The British documentary filmmaker Kim Longinotto is the patron for this years Reykjavik Shorts & Docs Film Festival May 6th-9th. She is renowned for creating extraordinary human portraits and for tackling controversial topics with sensitivity and compassion. Her films have won international acclaim and dozens of premiere awards at festivals worldwide, and many of them show her passion for human rights and women´s affairs.
Women Make Movies is a multicultural, multiracial, non-profit media arts organization which facilitates the production, promotion, distribution and exhibition of independent films and videotapes by and about women, and they have chosen their representative on their 40th anniversary to choose films mirroring a special oversight of Longinotto´s carrier, followed with a Q&A with the director in most cases.
We contacted this great director for quick Q&A.
When did you start studying camera and directing? Or perhaps, when did you know you wanted to make films?
I was always obsessed with reading as a child and was convinced that I would be a writer. During University holidays I had a job as a storyteller. It was paid for by the local libraries and it meant going to parks, reading to children & young people into a microphone and then telling the audience where they could get the books. I noticed that the audience loved listening to the stories but were not really interested in finding the books. Then I gradually discovered that writing a novel just wasn’t happening for me & that I might have to abandon my dreams of being a writer. Film seemed to be a way of telling stories and also not nearly so lonely as writing. So after University I went to the NFS (England’s National Film School), which was perfect for me.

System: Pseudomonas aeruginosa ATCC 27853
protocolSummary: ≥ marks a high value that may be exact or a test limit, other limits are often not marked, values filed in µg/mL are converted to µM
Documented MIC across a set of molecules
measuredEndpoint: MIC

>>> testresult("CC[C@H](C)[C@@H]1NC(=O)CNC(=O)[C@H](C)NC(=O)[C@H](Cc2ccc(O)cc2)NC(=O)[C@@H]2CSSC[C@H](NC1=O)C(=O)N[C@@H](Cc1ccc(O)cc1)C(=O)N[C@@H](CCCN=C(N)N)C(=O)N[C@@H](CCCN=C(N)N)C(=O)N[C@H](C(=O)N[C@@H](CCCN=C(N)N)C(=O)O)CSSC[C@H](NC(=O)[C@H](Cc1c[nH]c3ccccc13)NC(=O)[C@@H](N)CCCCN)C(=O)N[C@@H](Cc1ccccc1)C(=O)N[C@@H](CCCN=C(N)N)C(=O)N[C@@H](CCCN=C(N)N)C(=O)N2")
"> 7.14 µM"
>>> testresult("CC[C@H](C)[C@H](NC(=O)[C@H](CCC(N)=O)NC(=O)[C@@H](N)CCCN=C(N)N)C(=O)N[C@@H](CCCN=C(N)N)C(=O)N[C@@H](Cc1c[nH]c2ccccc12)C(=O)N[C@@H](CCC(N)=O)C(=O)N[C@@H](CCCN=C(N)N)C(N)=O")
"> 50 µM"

What is it about the documentary medium that fascinates you the most, in short?
I love the unexpectedness of it. I find this both terrifying (will I get a story?) and exhilarating (when a story slowly unfolds).
You have travelled the world and made films about people, do you want to give them a voice through the medium?
That would be great.
Is it hard for you to separate yourself from the issues and people you make films about? Do you want to save them from situations?
This is horrible. Usually I can really help. But, with Pink Saris, I have lost contact with them all. I feel terrible about this for them. Pink Saris (2010)
What inspires you the most, and how do you get ideas for projects?
Each project comes from a different place. Sometimes articles, sometimes people I meet, sometimes I’ve gone searching for them.
What is your role in this year festival?
I’m coming to do Q&A´s for some of my films.
How do you like this cultural thing, the world of film festivals?
They’re a wonderful thing. But I don’t go to hardly any festivals outside London as I spend all those months away from home filming so I like to be in the UK as much as I can.
Lastly, are you excited to visit Iceland?
Yes, I’m really looking forward to it.
We thank Longinotto for this interesting online Q&A, we recommend her films highly
and encourage all guests on the festival to attend her amazing and ground braking films.
Here are a few trailers from films, shown on this years festival at Bíó Paradís,
Hverfisgötu 54, Reykjavík.
Gaea girls, (2000)
Sisters in law (2005)
Pink Saris (2010)
Interview: Ása Baldursdóttir